I enjoyed last week’s blog by our guest blogger because it gave me a chance to revisit a topic that I always find interesting when working with leaders: that of our unconscious bias. It’s not that I wasn’t interested in the topic of good grammar as a topic on its own, but as a child of the 1960s, my education in the UK was sadly lacking in the rigours of grammar because teachers no longer thought that structure was vital (they being of the hippy generation!).
Donna quoted the author of an HBR article as saying that ‘poor grammar is an indication of general attitude, learning ability and work performance’. This statement caught my interest as if you break it down you will see that the author equates poor grammar with a number of reasons i.e he says x= w, y and z.
In participating in Fundamental Attribution Error (FAE) he demonstrates his own biases. FAE is something we all do and is almost a normal feature of everyday human interaction (or ‘gossip’ if you want). When the conversation turns to ‘They are behaving that way because….’ it is usual that the words that follow indicate some cause. The cause is frequently a view rather than a fact and often points at a motivation or an attitude and often a negative one at that.
Social psychology gives lots of possible and highly academic reasons for this, but I’ve always thought that we do it because fundamentally we know that behaviour doesn’t happen in isolation, it happens for a reason. As a curious species who try to create order from the chaos of life around us, we have a strong need to pin things down as ‘facts’. Therefore the need to pin down the motivation of others to explain their behaviour is almost an automatic activity (‘I know, therefore I am no longer confused and frightened by the world outside of me’).
However in order to identify the source of the motivation our only frame of reference is ourselves. Who is the only person that may truly understand the reasons for their behaviour? It’s you. Everyone else is likely to be a mystery.
That frame of reference is a rich pool of values and beliefs. Let’s use the HBR quoted author to explore that:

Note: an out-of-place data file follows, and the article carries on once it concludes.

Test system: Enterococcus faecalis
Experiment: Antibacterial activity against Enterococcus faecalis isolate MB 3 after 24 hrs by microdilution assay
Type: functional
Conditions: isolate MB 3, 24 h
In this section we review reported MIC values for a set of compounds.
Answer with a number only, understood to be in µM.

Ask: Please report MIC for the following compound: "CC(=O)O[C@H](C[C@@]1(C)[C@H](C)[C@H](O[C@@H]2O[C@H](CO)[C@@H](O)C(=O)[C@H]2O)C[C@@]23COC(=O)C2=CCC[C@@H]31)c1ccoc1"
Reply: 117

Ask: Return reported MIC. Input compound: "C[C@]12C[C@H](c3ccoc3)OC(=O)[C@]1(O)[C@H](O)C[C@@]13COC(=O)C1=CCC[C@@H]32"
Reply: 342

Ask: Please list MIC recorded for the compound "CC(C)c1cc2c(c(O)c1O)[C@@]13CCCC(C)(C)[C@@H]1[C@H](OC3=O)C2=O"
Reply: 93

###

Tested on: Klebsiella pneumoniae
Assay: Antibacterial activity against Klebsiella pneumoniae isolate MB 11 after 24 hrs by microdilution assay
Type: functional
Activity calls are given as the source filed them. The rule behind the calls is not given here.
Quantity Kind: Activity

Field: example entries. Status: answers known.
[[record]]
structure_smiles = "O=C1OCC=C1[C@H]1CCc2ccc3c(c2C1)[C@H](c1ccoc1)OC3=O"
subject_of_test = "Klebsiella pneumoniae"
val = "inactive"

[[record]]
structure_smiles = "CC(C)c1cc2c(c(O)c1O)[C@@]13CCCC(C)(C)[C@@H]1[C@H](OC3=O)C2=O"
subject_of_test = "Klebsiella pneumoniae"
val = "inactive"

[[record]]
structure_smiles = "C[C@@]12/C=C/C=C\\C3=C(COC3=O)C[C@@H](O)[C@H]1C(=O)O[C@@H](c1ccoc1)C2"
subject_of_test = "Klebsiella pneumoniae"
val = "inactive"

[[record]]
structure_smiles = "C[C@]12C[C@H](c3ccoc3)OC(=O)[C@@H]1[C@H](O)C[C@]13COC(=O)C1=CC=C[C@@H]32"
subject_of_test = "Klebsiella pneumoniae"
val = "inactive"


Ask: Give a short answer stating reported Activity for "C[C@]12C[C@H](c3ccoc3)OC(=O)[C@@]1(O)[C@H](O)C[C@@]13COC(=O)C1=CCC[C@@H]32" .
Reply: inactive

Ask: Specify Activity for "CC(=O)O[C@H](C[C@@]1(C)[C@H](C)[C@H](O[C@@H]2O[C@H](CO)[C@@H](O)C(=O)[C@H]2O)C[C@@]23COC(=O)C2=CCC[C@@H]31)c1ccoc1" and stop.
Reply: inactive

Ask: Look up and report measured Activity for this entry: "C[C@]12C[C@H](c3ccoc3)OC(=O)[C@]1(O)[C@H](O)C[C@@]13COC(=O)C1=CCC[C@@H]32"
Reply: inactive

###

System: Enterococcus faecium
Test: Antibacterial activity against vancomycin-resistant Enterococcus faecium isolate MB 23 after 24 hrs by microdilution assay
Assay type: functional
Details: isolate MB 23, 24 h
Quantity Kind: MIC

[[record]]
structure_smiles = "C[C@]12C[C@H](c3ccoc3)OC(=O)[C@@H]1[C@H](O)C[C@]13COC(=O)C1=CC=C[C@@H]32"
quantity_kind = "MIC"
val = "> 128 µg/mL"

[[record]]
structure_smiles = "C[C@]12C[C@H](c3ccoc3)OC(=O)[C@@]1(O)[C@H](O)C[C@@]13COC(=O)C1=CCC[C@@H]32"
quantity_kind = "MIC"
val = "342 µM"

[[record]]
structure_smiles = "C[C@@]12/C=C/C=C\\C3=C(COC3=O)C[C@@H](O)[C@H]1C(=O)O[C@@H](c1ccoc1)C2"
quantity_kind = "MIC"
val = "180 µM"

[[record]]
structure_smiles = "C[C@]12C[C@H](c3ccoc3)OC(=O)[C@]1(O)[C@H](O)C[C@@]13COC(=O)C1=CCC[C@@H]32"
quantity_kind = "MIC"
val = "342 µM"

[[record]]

He equates poor grammar with poor attitude and that seems to suggest that if grammar isn’t important to you then you aren’t trying hard enough, or lazy. So for him, grammar is of value. It may even be a measure of how he values himself (‘I spell therefore I am’). In either case, if he values something he will be attentive or biased towards it, and that means when he makes sense of the world around him (using those biases that bring him meaning) he may look to them as a way of bringing meaning to the behaviour of others.
What is interesting is how black and white those beliefs can be for us. For example, the quoted author also equates poor grammar to learning ability generally. Have you ever know anyone who was great at language but couldn’t grasp sciences? Would you equate their inability to grasp French syntax with a general inability to learn as a result? Well you would if you valued French language skills so highly, just as the author seems to with grammar. In that risk of valuing comes the risk also of missing the potential of others and of alienating those with different value structures and beliefs.
Our value structure helps us define ourself and our world but the bias that it brings with it may also bring risk and lost opportunity when we look at others. So watch out for FAE and your biases when working with others.
And now, as I’m renowned for missing typos and grammar (but funnily enough also have a great reputation for performance at work, contrary to the HBR author’s belief), I’m going to send this blog to someone to check before Donna sees it.